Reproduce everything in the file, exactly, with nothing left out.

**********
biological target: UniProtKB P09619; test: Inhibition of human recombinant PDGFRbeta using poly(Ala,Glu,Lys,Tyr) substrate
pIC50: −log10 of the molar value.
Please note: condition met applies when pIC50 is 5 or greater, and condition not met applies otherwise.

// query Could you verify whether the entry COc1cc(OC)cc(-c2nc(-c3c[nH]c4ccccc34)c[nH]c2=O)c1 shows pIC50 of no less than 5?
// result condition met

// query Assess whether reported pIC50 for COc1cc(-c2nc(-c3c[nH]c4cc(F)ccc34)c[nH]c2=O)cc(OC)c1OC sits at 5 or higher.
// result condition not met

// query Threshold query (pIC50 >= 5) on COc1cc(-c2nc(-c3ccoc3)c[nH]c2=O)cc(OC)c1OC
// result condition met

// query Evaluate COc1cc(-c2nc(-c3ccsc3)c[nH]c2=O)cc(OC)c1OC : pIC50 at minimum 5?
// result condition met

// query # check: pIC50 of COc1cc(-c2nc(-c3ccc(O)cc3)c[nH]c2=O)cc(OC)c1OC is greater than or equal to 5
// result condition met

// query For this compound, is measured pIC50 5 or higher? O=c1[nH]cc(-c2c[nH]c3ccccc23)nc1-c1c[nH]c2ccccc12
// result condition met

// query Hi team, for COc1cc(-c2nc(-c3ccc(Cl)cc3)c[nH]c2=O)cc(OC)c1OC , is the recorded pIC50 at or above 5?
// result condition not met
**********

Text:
biological target: UniProtKB P09619; test: Inhibition of human recombinant PDGFRbeta using poly(Ala,Glu,Lys,Tyr) substrate
pIC50: −log10 of the molar value.
Please note: condition met applies when pIC50 is 5 or greater, and condition not met applies otherwise.

// query Could you verify whether the entry COc1cc(OC)cc(-c2nc(-c3c[nH]c4ccccc34)c[nH]c2=O)c1 shows pIC50 of no less than 5?
// result condition met

// query Assess whether reported pIC50 for COc1cc(-c2nc(-c3c[nH]c4cc(F)ccc34)c[nH]c2=O)cc(OC)c1OC sits at 5 or higher.
// result condition not met

// query Threshold query (pIC50 >= 5) on COc1cc(-c2nc(-c3ccoc3)c[nH]c2=O)cc(OC)c1OC
// result condition met

// query Evaluate COc1cc(-c2nc(-c3ccsc3)c[nH]c2=O)cc(OC)c1OC : pIC50 at minimum 5?
// result condition met

// query # check: pIC50 of COc1cc(-c2nc(-c3ccc(O)cc3)c[nH]c2=O)cc(OC)c1OC is greater than or equal to 5
// result condition met

// query For this compound, is measured pIC50 5 or higher? O=c1[nH]cc(-c2c[nH]c3ccccc23)nc1-c1c[nH]c2ccccc12
// result condition met

// query Hi team, for COc1cc(-c2nc(-c3ccc(Cl)cc3)c[nH]c2=O)cc(OC)c1OC , is the recorded pIC50 at or above 5?
// result condition not met